At the urging of his son and other Morehouse alums, Massey accepted the post, but insisted that he live on campus. He says it was important for him and his wife, Shirley, to be highly visible around campus, mainly to build a sense of their commitment to the school and the community.
“One of the things we agreed on was, if we come back to Morehouse, I wanted to be around students,” Massey says.

But despite his professed desire to connect with the men of Morehouse, some students say it’s been among his weaker areas. Andre Okoreeh, a 20-year-old junior majoring in biology, chemistry and physics, is one of them.

“I believe he’s done a great job in the community, as in raising funds for the school,” Okoreeh says. “But I think he’s kind of failed incommunicating on a personal level with students.”

The concern among some students is that Massey has spent more time cultivating relationships with the community and corporate world than he has with students, says Brandon Lawrence, the 19-year-old editor of the school’s paper, The Maroon Tiger.

“A lot of students want to feel that their president is there for them,” says Lawrence, a sophomore.

But while some debate his effectiveness in interacting with his students, no one questions Massey’s track record in the community and corporate world.

The school’s largest-ever capital campaign had hoped to reach $105 million. It reached $120 million. New buildings have sprouted up across campus, while others have seen massive upgrades under Massey’s watch.

Led by Morehouse, the Atlanta University Center schools — which also includes Clark Atlanta University, the Interdenominational Theological Center, Morris Brown College and Spelman College — have all had a hand in revamping the surrounding community, which had been full of dilapidated housing developments and abandoned houses.

A new apartment/townhouse complex now sits across the street from Morehouse, and other redevelopment plans are in the works. Much of the revitalization can be traced back to Massey’s corporate connections — he sits on the boards of Bank of America, British Petroleum, Delta Air Lines and others.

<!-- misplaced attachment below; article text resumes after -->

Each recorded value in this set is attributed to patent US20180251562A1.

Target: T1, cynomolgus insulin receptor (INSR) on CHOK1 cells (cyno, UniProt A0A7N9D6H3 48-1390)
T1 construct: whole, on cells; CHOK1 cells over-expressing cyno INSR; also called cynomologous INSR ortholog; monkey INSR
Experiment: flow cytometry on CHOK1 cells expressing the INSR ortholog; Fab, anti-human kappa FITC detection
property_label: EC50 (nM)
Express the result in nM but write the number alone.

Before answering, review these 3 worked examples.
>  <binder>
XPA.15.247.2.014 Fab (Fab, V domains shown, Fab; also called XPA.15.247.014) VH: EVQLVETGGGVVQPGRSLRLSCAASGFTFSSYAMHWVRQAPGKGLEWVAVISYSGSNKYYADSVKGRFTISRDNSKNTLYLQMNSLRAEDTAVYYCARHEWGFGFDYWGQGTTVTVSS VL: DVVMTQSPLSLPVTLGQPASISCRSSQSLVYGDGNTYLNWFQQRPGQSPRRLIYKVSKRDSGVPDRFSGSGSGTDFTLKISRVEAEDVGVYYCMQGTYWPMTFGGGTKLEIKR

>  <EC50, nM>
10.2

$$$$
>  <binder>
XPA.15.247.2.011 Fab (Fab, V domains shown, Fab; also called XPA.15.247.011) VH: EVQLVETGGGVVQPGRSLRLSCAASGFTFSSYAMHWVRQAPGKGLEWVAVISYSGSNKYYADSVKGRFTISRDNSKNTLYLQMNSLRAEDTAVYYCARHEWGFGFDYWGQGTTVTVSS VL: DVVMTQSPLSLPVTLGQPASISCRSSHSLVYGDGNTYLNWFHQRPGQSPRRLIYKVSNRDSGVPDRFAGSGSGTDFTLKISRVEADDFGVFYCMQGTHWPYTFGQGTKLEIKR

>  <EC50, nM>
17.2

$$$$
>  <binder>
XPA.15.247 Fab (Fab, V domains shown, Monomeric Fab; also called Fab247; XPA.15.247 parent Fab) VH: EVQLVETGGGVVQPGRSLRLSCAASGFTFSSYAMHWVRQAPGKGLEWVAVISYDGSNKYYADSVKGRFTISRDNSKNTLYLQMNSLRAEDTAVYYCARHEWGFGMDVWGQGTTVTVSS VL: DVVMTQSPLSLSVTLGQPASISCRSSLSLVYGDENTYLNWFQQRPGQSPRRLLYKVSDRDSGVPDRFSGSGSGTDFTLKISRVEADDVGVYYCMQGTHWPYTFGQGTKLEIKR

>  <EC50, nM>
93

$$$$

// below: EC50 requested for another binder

“I’m not sure if I could have had the success with the capital campaign if I didn’t have the relationships that I’ve found in these organizations,” he says. “The [Morehouse board of trustees] has recognized that it’s had value.”

Students have also thrived, as there have been two Rhodes Scholars, two Marshall Scholars and two Pickering Scholars during Massey’s tenure. Massey has worked to create an academic village concept that encourages intellectual thought along with scholastic achievement. He’s also been part of local efforts to strengthen K-12 education, quality of life in Atlanta and other civic issues.

But one of the biggest coups of Massey’s term is the school’s acquisition of the personal papers of the Rev. Dr. Martin Luther King Jr., arguably Morehouse’s most famous alum. The King family was about to put the invaluable collection up for auction, but a cadre of Atlanta political and business leaders quietly raised $32 million to buy the papers and to have them housed at Morehouse.

“[Massey] says his legacy will largely be measured by bringing the papers to Morehouse,” says Phillip Howard, the university’s vice president of institutional advancement. “He made very clear that we’d move heaven and earth to get it done and get [the papers]
to Morehouse.”